JUNEAU -- After working overtime into early Monday to complete their work, legislators were told by Gov. Sean Parnell that they in fact were not done. He proclaimed a special session starting Wednesday at 1 p.m.
Parnell issued his order at 12:53 a.m. Monday, 14 minutes after the Senate adjourned and 44 minutes after the House. He told lawmakers they would have three unfinished issues on their agenda: oil taxes, the in-state gas line bill and a human-trafficking measure.
Sen. Hollis French said the human-trafficking bill would probably pass quickly, but the other two issues could bedevil a special session like it did the regular session. Had the governor just called the Legislature back to debate the gas line, French said, it would have been the briefest of sessions, with the Senate unlikely to give much more than it had already -- a bill that allows the state to continue work on a line and keep confidential records of business secrets it learns. The House sought a much more comprehensive measure that would allow construction of a line to proceed without any additional legislation action.
Oil taxes will probably complicate the special session, French said.
The Senate, after working for two years, came up with a bill that was criticized as inadequate by Parnell because it didn't cut taxes enough, but which couldn't get through the Senate anyway.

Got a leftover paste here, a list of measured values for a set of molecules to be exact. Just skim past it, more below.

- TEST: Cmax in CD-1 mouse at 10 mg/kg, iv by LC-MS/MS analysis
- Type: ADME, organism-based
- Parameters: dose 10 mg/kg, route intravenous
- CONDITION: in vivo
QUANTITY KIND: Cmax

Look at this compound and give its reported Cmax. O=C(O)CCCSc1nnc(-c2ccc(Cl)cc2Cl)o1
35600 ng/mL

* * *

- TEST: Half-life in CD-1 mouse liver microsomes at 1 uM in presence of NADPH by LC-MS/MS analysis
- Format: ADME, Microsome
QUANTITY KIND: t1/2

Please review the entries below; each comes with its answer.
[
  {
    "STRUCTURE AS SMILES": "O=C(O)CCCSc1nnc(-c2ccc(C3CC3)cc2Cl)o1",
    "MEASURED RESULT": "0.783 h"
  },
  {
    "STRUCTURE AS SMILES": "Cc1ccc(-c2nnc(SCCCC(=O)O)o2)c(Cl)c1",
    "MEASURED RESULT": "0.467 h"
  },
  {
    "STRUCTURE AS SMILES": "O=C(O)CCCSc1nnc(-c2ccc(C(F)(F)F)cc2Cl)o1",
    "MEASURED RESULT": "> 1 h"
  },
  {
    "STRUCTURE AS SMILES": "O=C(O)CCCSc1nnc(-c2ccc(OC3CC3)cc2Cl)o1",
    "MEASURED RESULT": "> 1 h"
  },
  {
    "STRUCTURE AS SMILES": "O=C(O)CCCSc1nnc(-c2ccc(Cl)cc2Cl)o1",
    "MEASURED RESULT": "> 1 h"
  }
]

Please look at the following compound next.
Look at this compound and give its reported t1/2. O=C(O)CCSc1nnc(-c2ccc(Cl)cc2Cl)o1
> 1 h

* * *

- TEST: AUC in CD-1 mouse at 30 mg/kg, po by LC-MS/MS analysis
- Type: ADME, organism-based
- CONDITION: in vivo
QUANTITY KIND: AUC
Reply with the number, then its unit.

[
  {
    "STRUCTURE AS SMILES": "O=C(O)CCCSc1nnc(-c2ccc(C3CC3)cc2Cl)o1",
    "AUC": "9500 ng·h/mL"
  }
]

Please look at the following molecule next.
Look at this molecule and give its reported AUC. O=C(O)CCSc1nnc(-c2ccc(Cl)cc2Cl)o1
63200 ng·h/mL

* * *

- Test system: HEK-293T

Before they adjourned, the House and Senate passed the operating and capital budgets, film tax credits and a law that requires private insurance companies to provide coverage for minors with autism.
New-field oil tax credits died, as did the House's in-state gas line bill. Both had been priorities of the House and the governor. What the governor or the House could do to change the Senate's mind on those issues wasn't obvious.
Throughout the day, as the two Houses went in and out of session with the last minute business of the Legislature, the zipping sound of packaging tape dispensers echoed around the Capitol amid giant bales of bubble wrap.
The tone for the Legislature's last day was set shortly after 9 a.m., when the House teased the Senate with a suggestion it would pass the Senate's oil tax bill, the one granting tax incentives to new North Slope oil fields.
It happened at a rare meeting of the House Rules Committee, which normally just processes bills headed to the floor.
The Senate had grafted the new-field tax incentives to a House bill, 276, that originally gave tax breaks for drilling in Interior Alaska. That's important in a region of the state where home-heating energy prices are exorbitant but where natural gas might be lying undiscovered.
Needless to say, 276 was a popular bill in the House, where it originated with a Fairbanks Republican, Steve Thompson. The Senate hoped the popularity would bleed over to its oil tax measure and lead the House to pass the bill without delay.
The House Rules Committee was holding one of the Senate's most popular bills, a film tax credit measure. It was named Senate Bill 23. The Rules committee slit it open and inserted the Interior drilling incentives, the North Slope new-field tax cuts of the Senate, and another item sought by Interior communities: support for natural gas storage facilities.
A Republican House aide spoke in favor of the whole package, including the Senate's new-field credits. Then Tom Wright, an aide in the House majority office, whispered something to House Speaker Mike Chenault, a member of the Rules Committee. Rules Chairman Craig Johnson, R-Anchorage, called a recess. The Republicans huddled.